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The Wizard had a fixed mindset too!

Even a growth mindset genius can be fixed

Pic from

One person we like to quote as having the growth mindset is Thomas Edison. After all, he was famously quoted as saying that he did not fail 10,000 times, instead finding 10,000 ways how not to build a lightbulb. But did you know that Edison had a fixed mindset streak that caused him to lose the War of the Currents? But worse still, it also drove him to bankrupt the man whose invention now lights all the world's cities, forcing him to die penniless in 1943 in a hotel in New York. How does a man who is widely respected as the "Wizard of Menlo Park", the founder of General Electric, the holder of more than 1,000 patents, and the inventor of so many products, have a fixed mindset streak that borders of sadism? In this article we look at the duality of mindsets, and that it is never an either-or issue with any of us.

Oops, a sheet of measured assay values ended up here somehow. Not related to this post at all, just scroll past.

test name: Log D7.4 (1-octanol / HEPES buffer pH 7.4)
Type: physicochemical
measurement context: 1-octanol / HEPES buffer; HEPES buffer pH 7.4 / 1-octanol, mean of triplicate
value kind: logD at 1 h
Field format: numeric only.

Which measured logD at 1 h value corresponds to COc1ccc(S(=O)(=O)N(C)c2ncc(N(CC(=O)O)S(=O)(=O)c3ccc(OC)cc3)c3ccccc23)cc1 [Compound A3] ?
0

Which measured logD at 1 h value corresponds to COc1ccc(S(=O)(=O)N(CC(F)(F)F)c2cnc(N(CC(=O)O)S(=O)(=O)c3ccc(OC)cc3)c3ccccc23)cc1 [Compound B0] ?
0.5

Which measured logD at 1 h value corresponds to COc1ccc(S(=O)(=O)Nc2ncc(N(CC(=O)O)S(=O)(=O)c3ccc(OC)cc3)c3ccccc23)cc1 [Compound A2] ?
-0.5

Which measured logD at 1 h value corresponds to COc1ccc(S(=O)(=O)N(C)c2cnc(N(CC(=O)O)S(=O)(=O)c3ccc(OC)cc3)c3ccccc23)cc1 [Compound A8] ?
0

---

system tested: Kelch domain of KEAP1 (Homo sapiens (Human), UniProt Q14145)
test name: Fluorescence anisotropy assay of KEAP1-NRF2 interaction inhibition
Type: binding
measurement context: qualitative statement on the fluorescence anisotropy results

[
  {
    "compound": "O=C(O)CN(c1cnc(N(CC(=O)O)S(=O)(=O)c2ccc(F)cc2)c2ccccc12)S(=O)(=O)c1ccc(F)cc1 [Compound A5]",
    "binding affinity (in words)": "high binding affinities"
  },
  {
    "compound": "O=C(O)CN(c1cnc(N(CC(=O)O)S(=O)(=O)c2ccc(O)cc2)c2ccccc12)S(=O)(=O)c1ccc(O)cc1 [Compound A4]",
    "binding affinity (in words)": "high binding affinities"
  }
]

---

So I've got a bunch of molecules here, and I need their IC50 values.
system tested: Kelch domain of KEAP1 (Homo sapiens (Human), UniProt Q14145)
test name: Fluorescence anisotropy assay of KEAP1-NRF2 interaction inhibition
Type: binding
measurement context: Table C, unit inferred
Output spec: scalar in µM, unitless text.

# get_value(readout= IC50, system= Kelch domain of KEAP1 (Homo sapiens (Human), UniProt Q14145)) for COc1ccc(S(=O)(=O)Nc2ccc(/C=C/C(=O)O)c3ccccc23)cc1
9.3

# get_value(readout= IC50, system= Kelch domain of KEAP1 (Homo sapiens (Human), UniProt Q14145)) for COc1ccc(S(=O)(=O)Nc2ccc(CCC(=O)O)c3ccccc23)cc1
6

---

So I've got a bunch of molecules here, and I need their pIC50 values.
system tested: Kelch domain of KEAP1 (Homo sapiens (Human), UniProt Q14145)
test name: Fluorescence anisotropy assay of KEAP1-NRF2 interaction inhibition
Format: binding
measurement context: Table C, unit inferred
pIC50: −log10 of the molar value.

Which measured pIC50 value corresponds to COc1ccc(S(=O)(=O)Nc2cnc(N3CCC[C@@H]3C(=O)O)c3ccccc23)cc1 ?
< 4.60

Nikola Tesla was convinced that alternating current was the way to go in powering the world. He could think up different ways to make machines work with his system. However, there was a current standard, direct current, which has been championed by Edison. We all know that Edison invented the lightbulb, but with no way to light it, the bulb would not have any value. Hence, Edison went one step further and designed the first power stations to ensure that the world could enjoy his invention. In so far as the growth mindset is concerned, he was right on the money!

He convinced investors to put in capital to build his network of power stations, but the problem was that direct current didn't have enough power to be generated for more than a half-mile radius. As such, he needed to build many power stations to ensure that New York city could be lit up. With much convincing, including putting his personal reputation and money on the line, he got the funds to build this network of power stations.

However, it soon became obvious that demand for power outstripped he capacity of his power stations and there was a need to improve efficiency.